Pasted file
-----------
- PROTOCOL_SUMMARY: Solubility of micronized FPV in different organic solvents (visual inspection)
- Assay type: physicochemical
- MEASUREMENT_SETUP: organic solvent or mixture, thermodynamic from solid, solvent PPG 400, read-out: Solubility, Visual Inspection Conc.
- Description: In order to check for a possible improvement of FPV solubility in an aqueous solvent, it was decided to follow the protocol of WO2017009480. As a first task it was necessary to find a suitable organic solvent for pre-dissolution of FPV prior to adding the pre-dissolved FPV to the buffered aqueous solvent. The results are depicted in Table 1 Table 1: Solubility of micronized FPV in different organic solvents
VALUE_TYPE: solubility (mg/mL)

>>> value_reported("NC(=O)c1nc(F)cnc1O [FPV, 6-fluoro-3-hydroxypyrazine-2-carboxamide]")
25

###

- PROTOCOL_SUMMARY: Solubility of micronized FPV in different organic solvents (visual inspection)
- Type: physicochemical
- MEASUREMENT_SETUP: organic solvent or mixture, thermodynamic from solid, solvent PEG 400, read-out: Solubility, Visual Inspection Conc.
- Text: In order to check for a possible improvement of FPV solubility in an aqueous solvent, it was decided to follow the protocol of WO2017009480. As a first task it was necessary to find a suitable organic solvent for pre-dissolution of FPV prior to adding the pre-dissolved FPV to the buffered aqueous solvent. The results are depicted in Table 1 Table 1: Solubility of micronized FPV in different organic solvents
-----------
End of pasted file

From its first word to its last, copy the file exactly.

- PROTOCOL_SUMMARY: Solubility of micronized FPV in different organic solvents (visual inspection)
- Assay type: physicochemical
- MEASUREMENT_SETUP: organic solvent or mixture, thermodynamic from solid, solvent PPG 400, read-out: Solubility, Visual Inspection Conc.
- Description: In order to check for a possible improvement of FPV solubility in an aqueous solvent, it was decided to follow the protocol of WO2017009480. As a first task it was necessary to find a suitable organic solvent for pre-dissolution of FPV prior to adding the pre-dissolved FPV to the buffered aqueous solvent. The results are depicted in Table 1 Table 1: Solubility of micronized FPV in different organic solvents
VALUE_TYPE: solubility (mg/mL)

>>> value_reported("NC(=O)c1nc(F)cnc1O [FPV, 6-fluoro-3-hydroxypyrazine-2-carboxamide]")
25

###

- PROTOCOL_SUMMARY: Solubility of micronized FPV in different organic solvents (visual inspection)
- Type: physicochemical
- MEASUREMENT_SETUP: organic solvent or mixture, thermodynamic from solid, solvent PEG 400, read-out: Solubility, Visual Inspection Conc.
- Text: In order to check for a possible improvement of FPV solubility in an aqueous solvent, it was decided to follow the protocol of WO2017009480. As a first task it was necessary to find a suitable organic solvent for pre-dissolution of FPV prior to adding the pre-dissolved FPV to the buffered aqueous solvent. The results are depicted in Table 1 Table 1: Solubility of micronized FPV in different organic solvents